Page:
More people could still lose their jobs or face other consequences as a result of their actions before, during and after the Feb. 14 shooting at a Parkland high school, according to the sheriff who chairs a state commission investigating what went wrong.
The Marjory Stoneman Douglas High School Public Safety Commission is preparing to release a report to the governor and Legislature by Jan. 1, and it's likely to include more detail about mistakes made by individuals leading up to the shooting that left 17 people dead, as well as during the slow, chaotic response.
Pinellas County Sheriff Bob Gualtieri, who chairs the commission, said he has provided evidence to local leaders so they could make personnel decisions — and he said there's more to report. Broward County schools superintendent Robert Runcie and Sheriff Scott Israel will soon receive new information from the commission so they can "conduct the appropriate internal review" about other employees, Gualtieri said.
"There are additional people whose actions need to be reviewed," he told WLRN. "At the end of the day, it's also important that each of those people be treated fairly, which means they have an opportunity to respond to specific allegations."
Teachers and students at Stoneman Douglas protested Runcie's recent decision to reassign three assistant principals and a security specialist to other administrative positions in the district. The school district did not specify why each person was moved, but the transfers are a result of information uncovered in the state investigation.
When asked whether the evidence shows Runcie or Israel themselves should be held responsible for mistakes, Gualtieri said: "I think that's best addressed in greater detail when the commission issues its report."
He added: "There's a lot of things that were done right. There's a lot of things that were done wrong."
Also, Gualtieri has said he now believes some teachers should be trained and armed, if they're willing and qualified.
Here's the conversation between WLRN's Jessica Bakeman and Gualtieri, which has been edited for length and clarity:
WLRN: You're the chair of the Marjory Stoneman Douglas High School Public Safety Commission, which is nearly finished with its primary job: making recommendations to the Florida Legislature about policy changes that could prevent another tragedy. You recently said the evidence you've uncovered convinces you some teachers should be trained and armed. Can you explain why?
BOB GUALTIERI: These incidents happen extremely fast. They're over with very fast. And they're predominantly done by people with access to the campuses. So you have to have multiple layers there. And one cop, two cops is not enough to ensure that somebody can respond quickly, timely, and protect the kids and protect the others that are on campus. So we have to keep an open mind and certainly have a discussion — and probably a robust discussion — about expanding the scope of who is allowed.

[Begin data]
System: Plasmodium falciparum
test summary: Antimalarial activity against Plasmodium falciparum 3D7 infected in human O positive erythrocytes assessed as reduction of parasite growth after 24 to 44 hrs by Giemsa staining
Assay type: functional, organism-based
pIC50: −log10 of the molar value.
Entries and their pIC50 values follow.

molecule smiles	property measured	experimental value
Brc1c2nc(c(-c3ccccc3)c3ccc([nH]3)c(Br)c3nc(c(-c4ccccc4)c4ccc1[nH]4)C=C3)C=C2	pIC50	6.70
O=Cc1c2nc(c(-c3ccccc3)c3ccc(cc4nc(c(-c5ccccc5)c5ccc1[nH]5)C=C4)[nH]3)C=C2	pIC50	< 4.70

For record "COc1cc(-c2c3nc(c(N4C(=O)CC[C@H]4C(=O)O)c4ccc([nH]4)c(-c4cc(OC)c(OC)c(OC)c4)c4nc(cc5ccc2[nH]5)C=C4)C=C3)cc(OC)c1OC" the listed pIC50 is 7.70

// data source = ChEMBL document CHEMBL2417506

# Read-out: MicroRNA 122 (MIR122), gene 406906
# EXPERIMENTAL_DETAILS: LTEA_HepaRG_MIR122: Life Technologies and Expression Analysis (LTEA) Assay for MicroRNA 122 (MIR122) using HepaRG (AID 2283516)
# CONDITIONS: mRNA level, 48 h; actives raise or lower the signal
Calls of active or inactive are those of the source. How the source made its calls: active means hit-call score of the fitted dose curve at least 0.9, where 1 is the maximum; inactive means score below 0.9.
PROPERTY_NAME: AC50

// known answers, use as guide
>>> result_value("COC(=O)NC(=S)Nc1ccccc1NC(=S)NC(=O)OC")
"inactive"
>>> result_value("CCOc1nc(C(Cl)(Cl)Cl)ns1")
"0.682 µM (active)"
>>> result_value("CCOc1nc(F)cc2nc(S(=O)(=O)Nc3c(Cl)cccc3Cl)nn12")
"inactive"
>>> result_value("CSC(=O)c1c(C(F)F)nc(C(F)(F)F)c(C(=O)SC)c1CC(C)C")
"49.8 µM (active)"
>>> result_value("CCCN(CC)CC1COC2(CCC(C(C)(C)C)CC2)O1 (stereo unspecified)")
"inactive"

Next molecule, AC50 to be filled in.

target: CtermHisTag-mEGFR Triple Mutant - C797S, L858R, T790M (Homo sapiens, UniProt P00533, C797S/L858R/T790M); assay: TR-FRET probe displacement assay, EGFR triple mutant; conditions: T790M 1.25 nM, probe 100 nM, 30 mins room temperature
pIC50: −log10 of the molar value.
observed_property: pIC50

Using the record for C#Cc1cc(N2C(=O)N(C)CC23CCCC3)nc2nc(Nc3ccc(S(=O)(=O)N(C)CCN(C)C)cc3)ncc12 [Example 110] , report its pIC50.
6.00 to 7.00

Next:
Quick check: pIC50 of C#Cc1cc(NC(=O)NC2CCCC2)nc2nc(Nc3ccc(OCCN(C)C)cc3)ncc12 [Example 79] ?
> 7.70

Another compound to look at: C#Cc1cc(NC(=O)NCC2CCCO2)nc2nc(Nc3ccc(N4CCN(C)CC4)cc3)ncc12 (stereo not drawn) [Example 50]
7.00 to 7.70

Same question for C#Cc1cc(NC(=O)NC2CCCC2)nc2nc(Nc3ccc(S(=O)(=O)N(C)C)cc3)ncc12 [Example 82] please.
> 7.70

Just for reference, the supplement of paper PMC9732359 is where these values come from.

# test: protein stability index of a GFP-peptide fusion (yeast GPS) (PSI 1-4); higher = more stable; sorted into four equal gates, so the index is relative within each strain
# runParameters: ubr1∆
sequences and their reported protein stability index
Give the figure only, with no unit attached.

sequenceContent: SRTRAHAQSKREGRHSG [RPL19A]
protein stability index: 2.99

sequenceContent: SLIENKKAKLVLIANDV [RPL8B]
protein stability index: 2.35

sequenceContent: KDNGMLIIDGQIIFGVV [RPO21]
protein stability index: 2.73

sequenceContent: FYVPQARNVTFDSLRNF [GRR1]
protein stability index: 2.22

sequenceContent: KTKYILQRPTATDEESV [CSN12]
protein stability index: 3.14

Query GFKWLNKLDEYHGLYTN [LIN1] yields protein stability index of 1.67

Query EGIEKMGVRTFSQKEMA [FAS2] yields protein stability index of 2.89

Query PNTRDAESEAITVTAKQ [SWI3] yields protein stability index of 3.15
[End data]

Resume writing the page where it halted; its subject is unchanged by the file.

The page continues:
And this is not I can't stress that strongly enough: This is not a suggestion that we just run out and "arm teachers." It would be people who are well qualified, well-trained, who volunteer, who meet rigorous selection and rigorous training standards. And so the notion that we just give a gun to everybody is erroneous and probably being perpetuated by those who just have a philosophical opposition to the concept of guns.
What was your position on arming some teachers before you began leading the state's investigation into the Parkland shooting?
Prior to this, and back in February after this first happened, my initial thought was it probably should be cops. Because cops are those who are best trained and have the best equipment and have the resources. But once you get into it, and you find out what happened there at Stoneman Douglas, and you look at the active assailant incidents over the last 20 years, it brings you to the realization that that's not going to work. Because schools are no different than the rest of our society in that cops can't be everywhere all the time. These incidents happen so fast that you're never going to have enough cops in order to ensure that a swift action can be taken to preserve life.
And on top of that there's not enough cops to go around. I know from a recent survey that we did, there's minimum today of 1.000 police officer openings in the state of Florida. Of the 4,000 schools in the state of Florida, there's cops in only about half of those. So where are we going to get 3,000 cops from? It's not realistic. So we have to realize that the the notion and the desire of putting enough cops in every school in Florida to eliminate the need for anyone else is an unrealistic expectation.